(a)(1) If so found by the Director of the Arkansas Employment Security Department, an individual shall be disqualified for benefits if he or she is discharged from his or her last work for misconduct in connection with the work.

. . .

(b) If he or she is discharged from his or her last work for misconduct in connection with the work on account of dishonesty, drinking on the job, reporting for work while under the influence of intoxicants, including a controlled substance, testing positive for illegal drugs pursuant to a United States Department of Transportation-qualified drug screen conducted in accordance with the employer's bona fide written drug policy, or willful violation of bona fide rules or customs of the employer pertaining to the safety of fellow employees, persons, or company property, he or she shall be disqualified from the date of filing the claim until he or she shall have ten (10) weeks of employment in each of which he or she shall have earned wages equal to at least his or her weekly benefit amount.

(Emphasis added.)

In Maxfield v. Director, AESD, 84 Ark. App. 48, ____, 129 S.W.3d 298, 302 (2003), we explained:

Arkansas Code Annotated section 11-10-514(a)(1) (Repl. 2002) provides that an individual "shall be disqualified for benefits if he is discharged from his last work for misconduct in connection with the work." The employer has the burden of proving misconduct by a preponderance of the evidence. Grigsby v. Everett, 8 Ark. App. 188, 649 S.W.2d 404 (1983).

The findings of the Board of Review are conclusive if they are supported by substantial evidence. Billings v. Director, ESD, ____ Ark. App. ____, 133 S.W.3d 399 (2003). Substantial evidence is such relevant evidence as a reasonable mind might accept as adequate to support a conclusion. Id. We review the evidence and all reasonable inferences deducible therefrom in the light most favorable to the Board's findings. Id. Even when there is evidence upon which the Board might have reached a different decision, the scope of judicial review is limited to a determination of whether the Board could reasonably reach its decision upon the evidence before it. Id.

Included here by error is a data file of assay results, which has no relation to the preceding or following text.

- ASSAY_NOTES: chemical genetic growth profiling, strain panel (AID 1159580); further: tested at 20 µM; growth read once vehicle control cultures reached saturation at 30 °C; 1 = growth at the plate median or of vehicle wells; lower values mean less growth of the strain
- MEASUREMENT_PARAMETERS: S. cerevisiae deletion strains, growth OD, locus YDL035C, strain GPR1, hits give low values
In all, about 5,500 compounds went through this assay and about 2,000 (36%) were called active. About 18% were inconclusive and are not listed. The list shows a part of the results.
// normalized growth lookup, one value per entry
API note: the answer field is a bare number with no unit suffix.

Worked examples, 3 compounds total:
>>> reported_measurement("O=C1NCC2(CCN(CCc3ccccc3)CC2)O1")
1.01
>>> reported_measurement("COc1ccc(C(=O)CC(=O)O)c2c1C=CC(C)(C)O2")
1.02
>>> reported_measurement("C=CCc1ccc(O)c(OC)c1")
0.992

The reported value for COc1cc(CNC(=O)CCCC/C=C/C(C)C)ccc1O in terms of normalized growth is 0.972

Here, the Board found in pertinent part:

[T]he Board notes that the employer has the burden of proving misconduct by a preponderance of the evidence. The evidence in the current case does not meet this burden. The evidence indicates that although it is possible that the claimant's actions caused the urine sample to be altered, it is just as possible that the alteration was caused by something apart from the claimant. There is simply insufficient evidence to show that the claimant's actions either caused, or were the most likely cause of, the alteration of the urine sample. Therefore, the decision of the Appeal Tribunal, which reversed the Department determination, is affirmed on the finding that the claimant was discharged from last work for reasons which do not constitute misconduct in connection with the work.

(Citation omitted.) We conclude that the Board could reasonably reach this opinion based upon the evidence that was before it.


Hart and Vaught, JJ., agree.